# Clustering#

In this guide, you’ll learn how to use `sklearn-evaluation`

, and `sklearn`

to evaluate clustering models.

Note

This guide requires `scikit-learn>=1.2`

## Sample clustering model#

Let’s generate some sample data with 5 clusters; note that in most real-world use cases, you won’t have ground truth data labels (which cluster a given observation belongs to). However, in this case, the ground truth data is available, which will help us explain the concepts more clearly.

```
from sklearn.datasets import make_blobs
X, y = make_blobs(
n_samples=1000,
centers=5,
n_features=20,
random_state=0,
cluster_std=3,
center_box=(-10, 10),
)
```

## Visualizing clusters#

Visualizing high-dimensional data is difficult. A common approach is to reduce its dimensionality using PCA; this losses some information but can help us visualize the clusters. Let’s run PCA on our data and plot it:

```
from sklearn_evaluation import plot
_ = plot.pca(X, y, n_components=2)
```

We can see the clusters in our synthetic data. However, the clusters won’t be as transparent when using real-world datasets as in our example dataset.

## Evaluation metrics#

When clustering data, we want to find the number of clusters that better fit the data. Most models have `n_clusters`

as a parameter, so we have to try different values and evaluate which number is the best. To find the *best model*, we need to quantify the quality of the clusters. Here are three metrics you can use that do not require ground truth data:

`silhouette_score`

: goes from -1 to +1,**higher is better**defined clusters (documentation)`calinski_harabasz_score`

: a ratio,**higher is better**(documentation)`davies_bouldin_score`

:**lower is better**, minimum value is 0 (documentation)

Let’s run a `KMeans`

algorithm with different `n_clusters`

and compute all three metrics; we’ll highlight the metric value that best fits the data:

```
import pandas as pd
from sklearn.cluster import KMeans
from sklearn import metrics
def score(X, n_clusters):
model = KMeans(n_init="auto", n_clusters=n_clusters, random_state=1)
model.fit(X)
predicted = model.predict(X)
return {
"n_clusters": n_clusters,
"silhouette_score": metrics.silhouette_score(X, predicted),
"calinski_harabasz_score": metrics.calinski_harabasz_score(X, predicted),
"davies_bouldin_score": metrics.davies_bouldin_score(X, predicted),
}
df_metrics = pd.DataFrame(
score(X, n_clusters) for n_clusters in (2, 3, 4, 5, 6, 7, 8, 9, 10)
)
df_metrics.set_index("n_clusters", inplace=True)
(
df_metrics.style.highlight_max(
subset=["silhouette_score", "calinski_harabasz_score"], color="lightgreen"
).highlight_min(subset=["davies_bouldin_score"], color="lightgreen")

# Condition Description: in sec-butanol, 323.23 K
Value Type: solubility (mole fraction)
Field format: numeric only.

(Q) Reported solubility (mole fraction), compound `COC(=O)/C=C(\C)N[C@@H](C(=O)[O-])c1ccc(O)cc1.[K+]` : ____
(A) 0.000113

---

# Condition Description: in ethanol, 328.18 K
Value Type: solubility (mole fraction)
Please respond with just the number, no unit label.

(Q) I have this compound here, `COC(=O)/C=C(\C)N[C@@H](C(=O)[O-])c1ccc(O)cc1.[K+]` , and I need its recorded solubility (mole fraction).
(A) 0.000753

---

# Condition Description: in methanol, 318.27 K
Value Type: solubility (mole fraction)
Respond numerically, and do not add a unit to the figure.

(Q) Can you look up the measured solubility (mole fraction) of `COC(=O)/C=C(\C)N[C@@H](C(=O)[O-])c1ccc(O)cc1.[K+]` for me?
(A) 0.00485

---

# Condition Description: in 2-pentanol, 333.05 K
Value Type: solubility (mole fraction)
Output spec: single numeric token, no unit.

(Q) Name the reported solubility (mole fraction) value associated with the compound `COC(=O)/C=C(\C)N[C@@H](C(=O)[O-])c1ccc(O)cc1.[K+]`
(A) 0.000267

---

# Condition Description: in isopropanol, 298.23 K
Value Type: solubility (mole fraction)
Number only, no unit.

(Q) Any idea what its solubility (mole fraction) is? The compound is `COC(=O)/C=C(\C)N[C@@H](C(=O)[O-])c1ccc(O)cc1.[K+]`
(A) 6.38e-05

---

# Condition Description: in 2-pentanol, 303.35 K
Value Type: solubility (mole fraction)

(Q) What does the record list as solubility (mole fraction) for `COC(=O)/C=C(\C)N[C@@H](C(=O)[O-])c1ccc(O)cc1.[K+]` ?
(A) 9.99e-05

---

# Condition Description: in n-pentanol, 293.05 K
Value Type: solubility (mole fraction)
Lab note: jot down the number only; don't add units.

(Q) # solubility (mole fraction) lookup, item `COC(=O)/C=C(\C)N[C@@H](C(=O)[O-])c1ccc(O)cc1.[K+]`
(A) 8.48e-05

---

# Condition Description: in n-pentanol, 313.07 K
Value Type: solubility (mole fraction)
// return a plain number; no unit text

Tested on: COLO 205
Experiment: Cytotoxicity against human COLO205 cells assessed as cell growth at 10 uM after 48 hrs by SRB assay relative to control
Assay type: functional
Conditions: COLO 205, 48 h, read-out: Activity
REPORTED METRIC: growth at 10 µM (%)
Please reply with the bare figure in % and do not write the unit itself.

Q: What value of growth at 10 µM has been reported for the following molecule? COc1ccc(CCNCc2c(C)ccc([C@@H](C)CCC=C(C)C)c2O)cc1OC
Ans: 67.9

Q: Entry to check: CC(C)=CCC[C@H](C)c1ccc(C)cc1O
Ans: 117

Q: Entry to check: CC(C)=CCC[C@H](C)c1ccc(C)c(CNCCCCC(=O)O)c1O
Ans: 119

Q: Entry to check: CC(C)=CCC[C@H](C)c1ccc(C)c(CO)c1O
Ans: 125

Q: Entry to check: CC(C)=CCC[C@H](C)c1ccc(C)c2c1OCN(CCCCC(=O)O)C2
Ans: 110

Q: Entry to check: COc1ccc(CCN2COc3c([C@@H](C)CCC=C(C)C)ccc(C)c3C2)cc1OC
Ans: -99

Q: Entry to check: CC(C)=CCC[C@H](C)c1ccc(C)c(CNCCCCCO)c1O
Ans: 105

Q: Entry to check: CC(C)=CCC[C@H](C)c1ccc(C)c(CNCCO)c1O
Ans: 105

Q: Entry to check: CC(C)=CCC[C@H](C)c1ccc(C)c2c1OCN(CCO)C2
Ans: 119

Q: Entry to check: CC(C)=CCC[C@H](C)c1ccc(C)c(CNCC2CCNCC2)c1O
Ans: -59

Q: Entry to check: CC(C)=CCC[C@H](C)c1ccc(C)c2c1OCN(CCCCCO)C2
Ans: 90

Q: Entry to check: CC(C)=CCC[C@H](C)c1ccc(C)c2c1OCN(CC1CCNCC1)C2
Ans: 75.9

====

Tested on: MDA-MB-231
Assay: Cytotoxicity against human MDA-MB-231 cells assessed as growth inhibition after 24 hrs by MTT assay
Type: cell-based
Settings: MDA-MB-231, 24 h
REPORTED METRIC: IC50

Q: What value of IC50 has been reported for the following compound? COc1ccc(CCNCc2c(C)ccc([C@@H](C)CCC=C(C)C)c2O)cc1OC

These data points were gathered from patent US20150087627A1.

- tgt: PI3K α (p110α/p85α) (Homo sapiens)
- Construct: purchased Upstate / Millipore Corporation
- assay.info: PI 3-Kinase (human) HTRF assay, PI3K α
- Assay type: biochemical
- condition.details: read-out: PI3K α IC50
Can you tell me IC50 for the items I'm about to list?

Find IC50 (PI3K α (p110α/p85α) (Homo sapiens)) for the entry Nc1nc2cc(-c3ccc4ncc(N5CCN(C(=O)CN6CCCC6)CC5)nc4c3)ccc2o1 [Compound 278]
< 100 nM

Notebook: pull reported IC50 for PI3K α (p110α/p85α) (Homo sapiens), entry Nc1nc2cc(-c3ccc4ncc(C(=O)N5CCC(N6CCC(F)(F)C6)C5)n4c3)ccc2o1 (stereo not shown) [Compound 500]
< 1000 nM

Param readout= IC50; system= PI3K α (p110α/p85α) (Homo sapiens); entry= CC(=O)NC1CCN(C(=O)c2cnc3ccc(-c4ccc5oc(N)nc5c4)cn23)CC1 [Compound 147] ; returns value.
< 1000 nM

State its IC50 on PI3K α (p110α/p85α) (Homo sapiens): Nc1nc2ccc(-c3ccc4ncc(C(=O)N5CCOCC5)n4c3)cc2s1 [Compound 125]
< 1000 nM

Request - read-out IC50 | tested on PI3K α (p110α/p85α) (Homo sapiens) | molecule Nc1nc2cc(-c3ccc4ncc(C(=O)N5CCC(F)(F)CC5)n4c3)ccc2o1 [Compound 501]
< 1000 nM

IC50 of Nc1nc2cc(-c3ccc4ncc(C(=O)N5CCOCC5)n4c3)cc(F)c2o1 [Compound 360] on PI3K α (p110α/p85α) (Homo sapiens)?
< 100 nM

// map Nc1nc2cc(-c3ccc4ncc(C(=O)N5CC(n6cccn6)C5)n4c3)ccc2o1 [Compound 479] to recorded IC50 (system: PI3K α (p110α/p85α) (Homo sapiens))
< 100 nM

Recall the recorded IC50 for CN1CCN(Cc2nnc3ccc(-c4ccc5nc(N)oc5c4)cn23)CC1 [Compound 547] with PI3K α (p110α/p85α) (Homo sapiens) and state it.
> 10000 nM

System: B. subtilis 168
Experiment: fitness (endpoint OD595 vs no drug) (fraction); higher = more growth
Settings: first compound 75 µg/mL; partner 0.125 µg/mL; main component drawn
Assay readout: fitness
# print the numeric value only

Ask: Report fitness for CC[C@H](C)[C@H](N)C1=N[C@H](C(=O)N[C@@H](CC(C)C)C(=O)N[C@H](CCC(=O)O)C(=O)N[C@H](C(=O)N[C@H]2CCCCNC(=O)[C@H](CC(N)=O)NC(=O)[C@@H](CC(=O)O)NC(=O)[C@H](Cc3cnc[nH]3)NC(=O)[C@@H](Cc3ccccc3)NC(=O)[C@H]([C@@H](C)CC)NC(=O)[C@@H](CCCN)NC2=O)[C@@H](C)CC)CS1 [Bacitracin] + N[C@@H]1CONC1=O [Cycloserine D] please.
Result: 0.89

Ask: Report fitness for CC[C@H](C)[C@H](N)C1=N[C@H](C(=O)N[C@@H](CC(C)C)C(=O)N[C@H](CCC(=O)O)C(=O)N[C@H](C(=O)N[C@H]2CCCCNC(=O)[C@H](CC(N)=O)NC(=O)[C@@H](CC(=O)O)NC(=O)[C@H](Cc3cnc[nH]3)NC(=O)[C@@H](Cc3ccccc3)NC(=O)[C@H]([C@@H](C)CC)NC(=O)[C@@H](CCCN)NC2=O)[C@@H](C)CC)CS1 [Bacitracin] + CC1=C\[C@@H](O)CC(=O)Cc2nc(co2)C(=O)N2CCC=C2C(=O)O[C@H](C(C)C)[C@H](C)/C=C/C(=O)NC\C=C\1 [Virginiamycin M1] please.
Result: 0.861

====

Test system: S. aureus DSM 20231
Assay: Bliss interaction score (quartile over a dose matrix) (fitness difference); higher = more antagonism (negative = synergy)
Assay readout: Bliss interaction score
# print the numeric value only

)
```

silhouette_score | calinski_harabasz_score | davies_bouldin_score | |
---|---|---|---|

n_clusters | |||

2 | 0.329000 | 519.096011 | 1.309426 |

3 | 0.397175 | 591.699027 | 1.039238 |

4 | 0.411928 | 598.923880 | 0.975501 |

5 | 0.456575 | 780.403863 | 0.904478 |

6 | 0.374199 | 633.441894 | 1.907540 |

7 | 0.281247 | 535.099926 | 2.680135 |

8 | 0.197937 | 463.583562 | 3.363107 |

9 | 0.195077 | 408.003737 | 3.365317 |

10 | 0.199477 | 366.827517 | 3.230458 |

All three metrics have their *best* value when `n_clusters=5`

. We know this is the best value since our data has 5 clusters; however, when using real datasets, you might find that these metrics might not agree, so it’s advisable to understand how each metric is computed and choose the best one for your project.

You can also find the best number of clusters visually. Let’s see how to do it using an elbow curve.

## Optimal number of clusters#

`plot.elbow_curve`

#

Important

Currently, `plot.elbow_curve`

only works with the following sklearn models: `KMeans`

, `BisectingKMeans`

, and `MiniBatchKMeans`

An elbow curve evaluates the sum of squared errors (i.e., how far each point is from its assigned cluster center). So, naturally, the more centers you have, the lower this metric will be. However, a good clustering model does not necessarily minimize this metric but balances the trade-off between lowering the sum of squared errors and having a small number of clusters (since those two are competing objectives).

The elbow curve will plot the sum of squared errors for a different number of clusters; then, you can visually evaluate when increasing the number of clusters is not worth it, as it’ll not yield a significant decrease in the sum of squared errors.

```
from sklearn_evaluation import plot
model = KMeans(n_init="auto", random_state=1)
```

```
_ = plot.elbow_curve(X, model, range_n_clusters=(2, 3, 4, 5, 6, 7, 8))
```

In our curve, we see significant improvements when moving from 2 to 5 clusters; but increasing to 6 or larger does not yield substantial improvements; hence, we can conclude that 5 is the optimal number of clusters.

`plot.silhouette_analysis`

#

We can visually represent the `silhouette_score`

to assess the number of clusters. Remember that values close to +1 indicate that the clusters are well-separated. Another characteristic to consider is the size of each silhouette plot. If they’re too different, it means some clusters are tiny while others are too large (see, for example the plots with `n_clusters`

from 6 to 8: they all have some tiny clusters.

Note that the silhouette score reported on each plot (top-right corner) matches our previous table. Again, we see that the value is maximized when `n_clusters=5`

, and that all clusters have similar size and silhouette scores, so we choose that as the optimal value.

```
_ = plot.silhouette_analysis(X, model, range_n_clusters=(2, 3, 4, 5, 6, 7, 8))
```